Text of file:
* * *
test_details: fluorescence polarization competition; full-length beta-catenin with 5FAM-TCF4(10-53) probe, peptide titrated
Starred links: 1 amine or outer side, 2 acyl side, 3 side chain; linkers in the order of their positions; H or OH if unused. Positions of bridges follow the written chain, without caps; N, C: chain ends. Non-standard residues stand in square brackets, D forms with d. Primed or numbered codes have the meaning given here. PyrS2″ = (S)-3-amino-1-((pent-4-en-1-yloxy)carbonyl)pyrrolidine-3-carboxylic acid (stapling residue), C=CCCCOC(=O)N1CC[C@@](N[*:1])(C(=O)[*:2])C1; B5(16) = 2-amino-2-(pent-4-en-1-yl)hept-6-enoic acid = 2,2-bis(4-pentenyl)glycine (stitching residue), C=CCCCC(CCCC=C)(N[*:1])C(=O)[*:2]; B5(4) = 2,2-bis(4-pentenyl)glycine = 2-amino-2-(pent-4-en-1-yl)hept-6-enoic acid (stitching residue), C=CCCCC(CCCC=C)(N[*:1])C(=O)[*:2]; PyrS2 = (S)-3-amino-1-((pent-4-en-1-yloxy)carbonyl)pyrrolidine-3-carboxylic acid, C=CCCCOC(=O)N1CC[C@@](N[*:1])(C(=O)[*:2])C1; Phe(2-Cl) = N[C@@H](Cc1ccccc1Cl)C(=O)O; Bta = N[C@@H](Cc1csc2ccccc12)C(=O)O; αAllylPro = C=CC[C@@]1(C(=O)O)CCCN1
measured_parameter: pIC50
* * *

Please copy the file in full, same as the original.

test_details: fluorescence polarization competition; full-length beta-catenin with 5FAM-TCF4(10-53) probe, peptide titrated
Starred links: 1 amine or outer side, 2 acyl side, 3 side chain; linkers in the order of their positions; H or OH if unused. Positions of bridges follow the written chain, without caps; N, C: chain ends. Non-standard residues stand in square brackets, D forms with d. Primed or numbered codes have the meaning given here. PyrS2″ = (S)-3-amino-1-((pent-4-en-1-yloxy)carbonyl)pyrrolidine-3-carboxylic acid (stapling residue), C=CCCCOC(=O)N1CC[C@@](N[*:1])(C(=O)[*:2])C1; B5(16) = 2-amino-2-(pent-4-en-1-yl)hept-6-enoic acid = 2,2-bis(4-pentenyl)glycine (stitching residue), C=CCCCC(CCCC=C)(N[*:1])C(=O)[*:2]; B5(4) = 2,2-bis(4-pentenyl)glycine = 2-amino-2-(pent-4-en-1-yl)hept-6-enoic acid (stitching residue), C=CCCCC(CCCC=C)(N[*:1])C(=O)[*:2]; PyrS2 = (S)-3-amino-1-((pent-4-en-1-yloxy)carbonyl)pyrrolidine-3-carboxylic acid, C=CCCCOC(=O)N1CC[C@@](N[*:1])(C(=O)[*:2])C1; Phe(2-Cl) = N[C@@H](Cc1ccccc1Cl)C(=O)O; Bta = N[C@@H](Cc1csc2ccccc12)C(=O)O; αAllylPro = C=CC[C@@]1(C(=O)O)CCCN1
measured_parameter: pIC50